The idea that human sexuality begins at birth - not at puberty - was a controversial one, but controversy was nothing new to Freud. During the oral stage, which takes place from birth until about one-and-a-half years old, the mouth is the major source of sensual pleasure for a child. The child obtains gratification through sucking and putting things in his mouth. Between the ages of one-and-a-half and three, the child shifts his attention from the mouth to the anus, and his primary source of pleasure is defecation. Fixation in any of these stages causes certain compulsions in adulthood. I grew up understanding that the world could be a very cruel place and that even though we may feel safe today, we may not be tomorrow. In Venezuela, anti-Semitism was never a thing. Venezuela opened its doors to the Jewish people who came from Europe and made our families feel welcome immediately. But sadly, Venezuela was not the safest place for other reasons. Growing Up In Venezuela To be honest, I had a very happy childhood in Caracas, the capital. I had lots of friends, a big house, a beautiful community, and getaways to the beach every single weekend with my family. And even though Venezuela was not as dangerous as it became after 2010, the fear of getting robbed, kidnapped, or even killed kept me awake at night. I remember from a young age being in my room not being able to fall asleep because I was afraid to let down my guard at night. Honestly, I never really feared monsters under my bed, ghosts, or the dark like other kids. What do you take me for? Oh, just some girl I know. In just a few lines, in just a few moments, romance can get a quick kick start between two people who once had it. If you once had it, and most couples did, you can get it back. Tap into memory.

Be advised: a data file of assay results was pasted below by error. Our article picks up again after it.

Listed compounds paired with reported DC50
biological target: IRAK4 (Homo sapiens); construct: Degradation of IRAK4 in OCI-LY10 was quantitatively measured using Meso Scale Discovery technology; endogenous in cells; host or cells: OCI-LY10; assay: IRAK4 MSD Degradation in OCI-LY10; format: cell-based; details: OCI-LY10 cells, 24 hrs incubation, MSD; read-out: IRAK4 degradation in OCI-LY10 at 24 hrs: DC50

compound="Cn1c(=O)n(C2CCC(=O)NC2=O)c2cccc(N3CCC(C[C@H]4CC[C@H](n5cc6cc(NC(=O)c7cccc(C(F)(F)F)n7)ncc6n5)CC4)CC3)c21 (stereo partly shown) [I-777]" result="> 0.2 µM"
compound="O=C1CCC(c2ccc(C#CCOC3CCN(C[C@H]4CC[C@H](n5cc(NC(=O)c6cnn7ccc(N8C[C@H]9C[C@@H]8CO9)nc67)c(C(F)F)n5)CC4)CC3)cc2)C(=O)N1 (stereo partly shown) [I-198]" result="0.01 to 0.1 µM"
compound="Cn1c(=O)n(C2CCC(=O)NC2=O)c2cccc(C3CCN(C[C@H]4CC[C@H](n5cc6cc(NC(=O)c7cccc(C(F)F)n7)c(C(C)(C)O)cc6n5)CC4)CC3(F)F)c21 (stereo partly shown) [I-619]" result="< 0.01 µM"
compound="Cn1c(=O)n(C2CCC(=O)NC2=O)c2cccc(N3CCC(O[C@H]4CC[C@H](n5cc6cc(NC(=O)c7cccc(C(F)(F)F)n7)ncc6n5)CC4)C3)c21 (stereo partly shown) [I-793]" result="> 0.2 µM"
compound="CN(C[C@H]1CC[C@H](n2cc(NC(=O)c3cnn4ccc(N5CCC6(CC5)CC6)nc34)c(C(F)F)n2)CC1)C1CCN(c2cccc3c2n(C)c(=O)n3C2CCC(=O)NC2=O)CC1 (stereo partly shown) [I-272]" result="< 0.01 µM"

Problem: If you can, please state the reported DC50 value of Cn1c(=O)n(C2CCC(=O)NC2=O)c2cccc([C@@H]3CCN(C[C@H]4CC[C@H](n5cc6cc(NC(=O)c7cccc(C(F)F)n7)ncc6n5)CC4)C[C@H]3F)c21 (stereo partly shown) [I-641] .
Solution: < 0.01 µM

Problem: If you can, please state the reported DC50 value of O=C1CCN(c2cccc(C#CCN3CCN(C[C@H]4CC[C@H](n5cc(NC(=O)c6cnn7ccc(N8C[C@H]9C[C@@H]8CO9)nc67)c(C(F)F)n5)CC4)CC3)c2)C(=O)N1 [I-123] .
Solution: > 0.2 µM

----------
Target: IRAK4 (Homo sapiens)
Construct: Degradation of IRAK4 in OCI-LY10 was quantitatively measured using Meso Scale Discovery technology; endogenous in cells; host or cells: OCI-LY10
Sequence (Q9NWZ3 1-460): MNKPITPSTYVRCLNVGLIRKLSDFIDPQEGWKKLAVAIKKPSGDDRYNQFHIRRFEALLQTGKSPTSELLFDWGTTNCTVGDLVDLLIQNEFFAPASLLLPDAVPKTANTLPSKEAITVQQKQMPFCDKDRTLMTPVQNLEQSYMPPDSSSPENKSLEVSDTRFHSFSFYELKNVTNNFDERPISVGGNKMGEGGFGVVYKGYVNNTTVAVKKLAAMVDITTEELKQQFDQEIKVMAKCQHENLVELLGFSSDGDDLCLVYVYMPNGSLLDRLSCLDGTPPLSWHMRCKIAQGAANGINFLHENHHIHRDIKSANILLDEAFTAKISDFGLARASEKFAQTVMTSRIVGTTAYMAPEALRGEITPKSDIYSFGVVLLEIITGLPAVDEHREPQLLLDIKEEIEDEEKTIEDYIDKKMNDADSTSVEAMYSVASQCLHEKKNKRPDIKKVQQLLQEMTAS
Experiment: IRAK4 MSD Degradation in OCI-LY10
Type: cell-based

Take a detour around hurt and anger. And above all, pay attention. Set aside time to linger with each other but have no agenda. We often prescribe for our patients a weekly date night. If your schedule won't allow that, make it a biweekly or monthly date night. The three stages in this self-harming cycle that I call The Prison of Over-Giving are: Habitual over-giving to prove one's value in our workplace or in a relationship; A steady depletion of one's resources, often accompanied by addictive behavior patterns in which we try to give something back to ourselves as it becomes harder and harder to keep giving at the level people around us have become accustomed to; Some kind of crisis where it becomes necessary to change our behavior in order to survive. This phase is usually marked by a withdrawal from the relationship or the workplace, either temporarily or permanently. This time-out period gives us - as habitual over-givers - an opportunity to isolate ourselves in order to recuperate and replenish our energy reserves. The following example shows how, with increased awareness, we can gradually transform a pattern of over-giving and find new ways of behaving in which we allow ourselves to receive more love and kindness both from ourselves and from the people around us. The Holes in the Road There is a story that is used a lot in therapeutic settings to explain how, with practice, we can get better and better at becoming aware of our patterns as they are playing out in our day to day lives. The story generally describes how someone begins to notice that as they walk along in life, they seem to be falling into a lot of holes. For example, the child overindulged in the oral stage may become needy or fixated on oral sex as an adult. People with oral fixations may also be nail biters, thumb suckers, and smokers, especially in stressful situations. The child overindulged in the anal stage may become stingy, stubborn, compulsively neat (ie anally retentive) or obsessed with anal sex. The most crucial event of the child's life occurs in the phallic stage (from the ages of about three to six). In this stage, the child first begins to derive pleasure from self-stimulation of the genitals and takes an interest in the parents' genitals, as well.